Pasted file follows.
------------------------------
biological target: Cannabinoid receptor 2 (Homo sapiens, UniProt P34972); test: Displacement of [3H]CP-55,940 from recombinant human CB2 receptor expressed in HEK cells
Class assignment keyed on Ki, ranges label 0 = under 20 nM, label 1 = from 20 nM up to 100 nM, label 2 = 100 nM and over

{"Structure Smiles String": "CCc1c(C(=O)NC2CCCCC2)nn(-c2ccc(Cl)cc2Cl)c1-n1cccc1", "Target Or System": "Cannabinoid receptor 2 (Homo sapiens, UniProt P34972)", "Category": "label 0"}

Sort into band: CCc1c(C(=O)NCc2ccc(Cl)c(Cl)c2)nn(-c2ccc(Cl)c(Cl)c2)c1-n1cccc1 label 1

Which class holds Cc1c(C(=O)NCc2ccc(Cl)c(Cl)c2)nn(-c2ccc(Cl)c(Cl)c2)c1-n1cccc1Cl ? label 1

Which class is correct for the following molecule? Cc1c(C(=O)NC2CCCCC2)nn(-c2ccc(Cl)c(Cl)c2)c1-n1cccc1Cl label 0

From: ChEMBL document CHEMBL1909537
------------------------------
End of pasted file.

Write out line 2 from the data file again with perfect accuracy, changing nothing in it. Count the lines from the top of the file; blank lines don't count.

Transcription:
Class assignment keyed on Ki, ranges label 0 = under 20 nM, label 1 = from 20 nM up to 100 nM, label 2 = 100 nM and over